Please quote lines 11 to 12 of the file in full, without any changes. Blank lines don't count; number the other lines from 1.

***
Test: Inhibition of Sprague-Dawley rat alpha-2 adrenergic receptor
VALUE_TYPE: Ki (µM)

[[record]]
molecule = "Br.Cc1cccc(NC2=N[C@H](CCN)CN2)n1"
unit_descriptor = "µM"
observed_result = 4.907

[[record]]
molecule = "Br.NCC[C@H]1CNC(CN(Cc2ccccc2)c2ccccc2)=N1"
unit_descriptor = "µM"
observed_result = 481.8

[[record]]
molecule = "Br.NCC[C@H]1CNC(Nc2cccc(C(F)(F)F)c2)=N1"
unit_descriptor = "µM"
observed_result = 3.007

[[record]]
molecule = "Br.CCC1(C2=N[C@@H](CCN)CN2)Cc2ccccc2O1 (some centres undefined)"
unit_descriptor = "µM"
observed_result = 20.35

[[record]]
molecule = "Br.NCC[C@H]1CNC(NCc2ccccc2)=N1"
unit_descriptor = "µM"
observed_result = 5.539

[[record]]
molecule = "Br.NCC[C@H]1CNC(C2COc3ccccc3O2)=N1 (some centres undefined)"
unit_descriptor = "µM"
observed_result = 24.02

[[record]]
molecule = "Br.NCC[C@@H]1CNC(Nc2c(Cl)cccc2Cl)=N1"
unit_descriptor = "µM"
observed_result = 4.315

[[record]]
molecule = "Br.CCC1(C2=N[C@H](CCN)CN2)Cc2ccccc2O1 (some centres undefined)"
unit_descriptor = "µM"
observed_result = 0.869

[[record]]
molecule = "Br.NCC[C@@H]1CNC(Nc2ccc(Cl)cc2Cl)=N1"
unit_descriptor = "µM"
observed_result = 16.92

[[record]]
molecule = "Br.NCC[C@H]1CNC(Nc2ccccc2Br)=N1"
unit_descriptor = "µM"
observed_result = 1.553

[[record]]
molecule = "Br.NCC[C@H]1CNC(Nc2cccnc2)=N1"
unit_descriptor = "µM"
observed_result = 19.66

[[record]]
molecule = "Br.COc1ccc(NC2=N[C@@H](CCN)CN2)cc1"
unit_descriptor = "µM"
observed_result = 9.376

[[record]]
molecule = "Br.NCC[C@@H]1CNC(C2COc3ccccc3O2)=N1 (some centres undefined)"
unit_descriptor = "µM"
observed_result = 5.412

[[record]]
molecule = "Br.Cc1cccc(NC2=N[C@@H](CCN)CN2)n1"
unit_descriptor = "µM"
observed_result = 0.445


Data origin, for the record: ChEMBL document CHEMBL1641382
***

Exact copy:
[[record]]
molecule = "Br.NCC[C@H]1CNC(Nc2cccc(C(F)(F)F)c2)=N1"